Friday, March 27, 2009

Culture under siege

The ritual in action*. R.I.P.

From the blog Pittsburgh Dish comes terrible news about Oakland high class, college livin'. No longer will residents of cheaply made tenement shacks be able to lounge on their porches on a couch they stole from a garbage pile. No loner will the students of Pittsburgh's numerous fine higher learning institutions (and Duquesne) be able to use said couch as fuel in a celebratory fire over a sporting victory, the end of finals, or as the clear flammable solution to a whisky fueled rage at sitting implements. And why is this? Well, because of the fire thing. And lucrative fines! And spite!
Pittsburgh Mayor Luke Ravenstahl will sign legislation banning couches from porches, his office said yesterday, after City Council gave its unanimous final approval to Councilman Bruce Kraus' ordinance.

Upon the mayor's signature, the presence of a couch, mattress, box spring or upholstered chair on an unenclosed porch could bring a fine of $200 to $500 per day, plus court costs.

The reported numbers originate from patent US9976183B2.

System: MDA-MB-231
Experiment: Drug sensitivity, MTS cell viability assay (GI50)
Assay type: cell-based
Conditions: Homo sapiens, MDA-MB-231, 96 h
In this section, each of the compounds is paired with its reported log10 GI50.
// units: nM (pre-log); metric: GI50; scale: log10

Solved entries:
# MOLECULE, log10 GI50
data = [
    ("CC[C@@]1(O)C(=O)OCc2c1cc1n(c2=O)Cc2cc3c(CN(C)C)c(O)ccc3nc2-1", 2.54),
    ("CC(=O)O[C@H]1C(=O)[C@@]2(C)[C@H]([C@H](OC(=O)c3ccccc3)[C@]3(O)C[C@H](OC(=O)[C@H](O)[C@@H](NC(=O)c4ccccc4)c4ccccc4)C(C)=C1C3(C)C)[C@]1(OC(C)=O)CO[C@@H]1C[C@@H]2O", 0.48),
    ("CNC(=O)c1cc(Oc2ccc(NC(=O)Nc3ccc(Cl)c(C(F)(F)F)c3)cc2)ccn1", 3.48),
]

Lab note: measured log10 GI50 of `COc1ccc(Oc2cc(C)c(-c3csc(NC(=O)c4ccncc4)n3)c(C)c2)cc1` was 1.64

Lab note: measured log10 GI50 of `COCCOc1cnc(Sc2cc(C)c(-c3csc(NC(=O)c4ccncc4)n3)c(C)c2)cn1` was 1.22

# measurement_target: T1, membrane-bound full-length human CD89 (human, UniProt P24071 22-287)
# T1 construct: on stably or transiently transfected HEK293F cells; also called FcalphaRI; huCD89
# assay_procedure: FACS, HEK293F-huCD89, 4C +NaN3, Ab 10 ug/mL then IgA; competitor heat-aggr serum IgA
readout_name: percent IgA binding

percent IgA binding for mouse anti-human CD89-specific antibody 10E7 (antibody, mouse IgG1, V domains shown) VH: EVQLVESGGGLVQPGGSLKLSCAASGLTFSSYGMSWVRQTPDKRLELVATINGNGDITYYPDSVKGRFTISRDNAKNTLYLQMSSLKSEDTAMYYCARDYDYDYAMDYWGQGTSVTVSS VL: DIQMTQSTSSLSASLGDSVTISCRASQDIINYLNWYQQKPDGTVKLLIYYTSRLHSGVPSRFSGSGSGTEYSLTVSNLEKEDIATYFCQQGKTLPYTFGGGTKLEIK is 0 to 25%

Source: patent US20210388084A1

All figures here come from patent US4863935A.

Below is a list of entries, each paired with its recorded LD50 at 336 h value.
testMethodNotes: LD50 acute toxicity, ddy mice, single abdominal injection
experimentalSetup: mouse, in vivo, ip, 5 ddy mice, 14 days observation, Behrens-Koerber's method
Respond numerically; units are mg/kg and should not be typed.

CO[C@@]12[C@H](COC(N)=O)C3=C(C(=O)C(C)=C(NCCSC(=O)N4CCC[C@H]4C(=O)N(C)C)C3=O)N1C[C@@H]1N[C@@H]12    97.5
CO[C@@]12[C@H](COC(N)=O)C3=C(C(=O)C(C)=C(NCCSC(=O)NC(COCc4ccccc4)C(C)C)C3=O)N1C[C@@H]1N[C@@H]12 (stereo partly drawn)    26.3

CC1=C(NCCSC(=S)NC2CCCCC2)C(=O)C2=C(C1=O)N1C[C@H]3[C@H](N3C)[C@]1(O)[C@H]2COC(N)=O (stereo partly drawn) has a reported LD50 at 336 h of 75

Council also was motivated by the celebratory burning of couches that accompanies some Oakland street festivals and follows big sports wins.

"Hopefully, this will help out, but it's still a lot of education that's going to happen" before such behavior stops, said Ms. Payne.
Et tu, boy mayor? Must you treat us like lowly Morgantown dwellers? I'll bet this solves everything. No more fires. Nothing else in Oakland is flammable.

An era is ending. No more sitting on the porch discussing literature getting shit faced and skipping class. Now people will have to steal lawn furniture or milk crates and sit on those. They will have to defend and protect these new sitting implements from theft. This flies in the face of the whole dirty porch couch concept: that no one in their right mind would ever try to steal one.

So a heartfelt farewell to all the dirty porch couches in my life, you were there when I needed to sit down outside, avoid a beagle, recover from a hangover, and yell shit at passers by. Although I now regret ever allowing my skin to touch you, that meant something. In an ideal world we'd pile all of you up in the street and set you on fire, a fitting tribute and final sendoff, but that would anger our child mayor. Fare thee well, dirty porch couch, fare thee well.

*picture by noted photojournalist Nathaniel Minto
The last name has been redacted to protect his identity

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